Wife By Force

By: Caro LaFever

She eyed him. “The last of your five sisters, Dante. Successfully launched.”

“They are not boats, Mamma.”

“What I’m trying to say is you have finished the job your father gave you long ago.”

“Not quite,” he said. “There is Tomas.”

“Tomas.” She waved her hand in dismissal. “He is too busy sowing his wild oats. It will be years before I have to organize his wedding.”

“True.” He’d given his brother the freedom to play that he’d never had. He’d had no choice for himself. He’d given up his freedom because he had to. For his family. For the business.

For his honor.

That was what he’d done so long ago with Lara. The night he’d relived over and over in his memory. With no resolution, no way back. Because he’d done the right thing that night. The only thing he could have done. He hadn’t had the freedom to take her, take her as she wanted and he wanted. Not then.

Little had he known how much he would pay for that decision. Pay for years and years.

He closed his eyes.

“Dante? Are you listening to me?”


“That boy,” his mother clucked her tongue. “He has more women than he knows what to do with.”

“He is not stupid. Or foolish.” Setting aside his regret, he eased himself off the desk and paced to the window. “He’s still in his twenties. Let him have his fun.”

“I suppose he has a right to enjoy his youth.”


His own right to take what he wanted when he wanted had been eclipsed by his duty. During these years, he’d focused on what he needed to do, not on what he wanted to do. After he lost Lara, he’d had nothing to live for but his familial duty.

But now? Now, for once, he would take what he wanted. To hell with anything else.

“Now,” his mother’s voice strengthened. “We talk about you.”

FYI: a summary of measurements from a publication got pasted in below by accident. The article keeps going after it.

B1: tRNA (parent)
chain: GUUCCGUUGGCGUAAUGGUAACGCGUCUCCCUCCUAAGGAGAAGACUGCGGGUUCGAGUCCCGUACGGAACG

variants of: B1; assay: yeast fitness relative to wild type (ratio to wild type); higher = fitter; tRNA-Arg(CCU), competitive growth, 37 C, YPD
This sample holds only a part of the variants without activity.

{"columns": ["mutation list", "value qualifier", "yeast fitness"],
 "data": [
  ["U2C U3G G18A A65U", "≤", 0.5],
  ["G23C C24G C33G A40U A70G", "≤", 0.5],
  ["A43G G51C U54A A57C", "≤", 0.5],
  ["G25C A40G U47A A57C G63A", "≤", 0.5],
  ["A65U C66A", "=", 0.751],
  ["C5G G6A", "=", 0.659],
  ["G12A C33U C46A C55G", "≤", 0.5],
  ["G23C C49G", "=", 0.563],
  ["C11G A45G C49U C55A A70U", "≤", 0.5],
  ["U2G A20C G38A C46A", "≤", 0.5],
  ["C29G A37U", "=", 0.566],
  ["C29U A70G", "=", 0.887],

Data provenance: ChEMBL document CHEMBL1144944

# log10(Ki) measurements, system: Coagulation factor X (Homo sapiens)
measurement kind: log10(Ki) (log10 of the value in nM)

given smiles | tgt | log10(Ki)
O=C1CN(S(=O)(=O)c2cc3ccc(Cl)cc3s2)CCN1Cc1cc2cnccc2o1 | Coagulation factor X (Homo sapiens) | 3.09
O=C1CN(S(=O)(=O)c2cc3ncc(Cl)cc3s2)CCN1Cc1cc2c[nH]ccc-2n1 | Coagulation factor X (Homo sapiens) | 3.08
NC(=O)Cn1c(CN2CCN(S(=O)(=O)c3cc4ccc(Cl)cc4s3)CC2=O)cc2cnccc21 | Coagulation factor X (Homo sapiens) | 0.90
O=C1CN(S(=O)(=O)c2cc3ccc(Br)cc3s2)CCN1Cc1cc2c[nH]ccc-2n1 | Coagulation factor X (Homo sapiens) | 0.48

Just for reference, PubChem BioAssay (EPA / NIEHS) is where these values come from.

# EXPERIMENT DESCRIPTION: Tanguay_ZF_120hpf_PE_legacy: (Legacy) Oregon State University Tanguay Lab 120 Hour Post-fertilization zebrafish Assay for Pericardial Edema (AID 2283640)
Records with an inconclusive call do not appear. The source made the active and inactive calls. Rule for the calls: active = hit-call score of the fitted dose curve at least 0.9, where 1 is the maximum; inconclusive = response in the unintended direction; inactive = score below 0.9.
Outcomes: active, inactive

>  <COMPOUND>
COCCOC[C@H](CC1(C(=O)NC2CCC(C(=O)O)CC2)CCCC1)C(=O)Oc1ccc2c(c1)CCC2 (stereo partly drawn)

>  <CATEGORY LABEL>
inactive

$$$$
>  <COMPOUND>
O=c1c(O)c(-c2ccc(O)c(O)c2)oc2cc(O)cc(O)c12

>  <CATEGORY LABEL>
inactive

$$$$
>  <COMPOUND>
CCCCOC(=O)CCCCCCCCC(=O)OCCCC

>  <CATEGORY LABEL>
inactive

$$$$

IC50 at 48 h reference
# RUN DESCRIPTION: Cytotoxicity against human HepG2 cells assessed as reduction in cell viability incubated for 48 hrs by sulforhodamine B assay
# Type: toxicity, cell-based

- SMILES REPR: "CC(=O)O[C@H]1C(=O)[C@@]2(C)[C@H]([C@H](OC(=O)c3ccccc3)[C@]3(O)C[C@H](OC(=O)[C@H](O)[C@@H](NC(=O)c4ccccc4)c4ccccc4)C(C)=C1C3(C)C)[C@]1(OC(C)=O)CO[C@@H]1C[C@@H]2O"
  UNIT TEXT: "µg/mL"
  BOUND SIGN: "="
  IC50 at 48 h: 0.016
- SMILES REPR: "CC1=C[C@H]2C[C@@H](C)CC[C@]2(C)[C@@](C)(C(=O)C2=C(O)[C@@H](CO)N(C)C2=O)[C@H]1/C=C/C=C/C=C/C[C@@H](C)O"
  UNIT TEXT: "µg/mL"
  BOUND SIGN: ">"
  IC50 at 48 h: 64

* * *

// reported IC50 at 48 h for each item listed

He allowed himself a wry smile since his back was to her. His mamma was the only one in all these years who had never lost sight of the boy he’d been. She clucked and worried and suggested until he nearly went mad and told her so. His objections made no difference, however. She was as stubborn as he was.

“Dante?” The one word was filled with irritation. “Pay attention to me, per favore.”

If only she knew this conversation was not needed. He wondered for a moment what Giana Casartelli would say if he announced his aim. His aim to take. Take what he wanted. Of all his relatives, his employees, his business associates, she would undoubtedly be overjoyed he was doing something for himself for once.

But no. This was not the time to share with anyone his desires. He’d learned, painfully, not to share much of anything about himself. It was not time to share anything. With anyone. Not even Lara.

“Dante.” His mother broke through his thoughts, her tone sharp and shrill. “I demand you listen to me.”

“Demand?” His quiet word slipped into the air.

Her tone shifted. “Request, then.”

He turned to stare at her.

His mother stared back at him with grim determination. “You are thirty-six.”

“I don’t know where you are going with this.” Actually, he knew precisely where she was going; he just had no interest in following. Yet he knew enough about his mamma’s ways to know he needed another cognac. Walking to the liquor stand, he picked out another crystal glass. “Would you like a nightcap?”

“No.” An obstinate look crossed her face. “I want to talk about this with you.”

“This being what?”

“You must feel relief that all your sisters are secure and happy.”


“This responsibility has been a huge burden for you. I know this.”


“It has been eleven years since your papa died. You have carried these obligations for all these years. The raising of your siblings. Running the family company. You’ve done an admirable job.” Giana’s eyes filled with tears again. “I’m very proud of you.”

“I merely did what needed to be done.” Irritated, he stifled the need to walk out of the room. He hated this, this endless recitation of his supposed good deeds. As if he’d had any choice when his father lay dying. As if he’d ever once contemplated denying his father’s last request to take care of his siblings, to take care of his mother, to take care of the family business.

His mother’s gaze turned from tears to a snapping sparkle. “You constantly do this.”


“Try and dismiss what you’ve sacrificed.”

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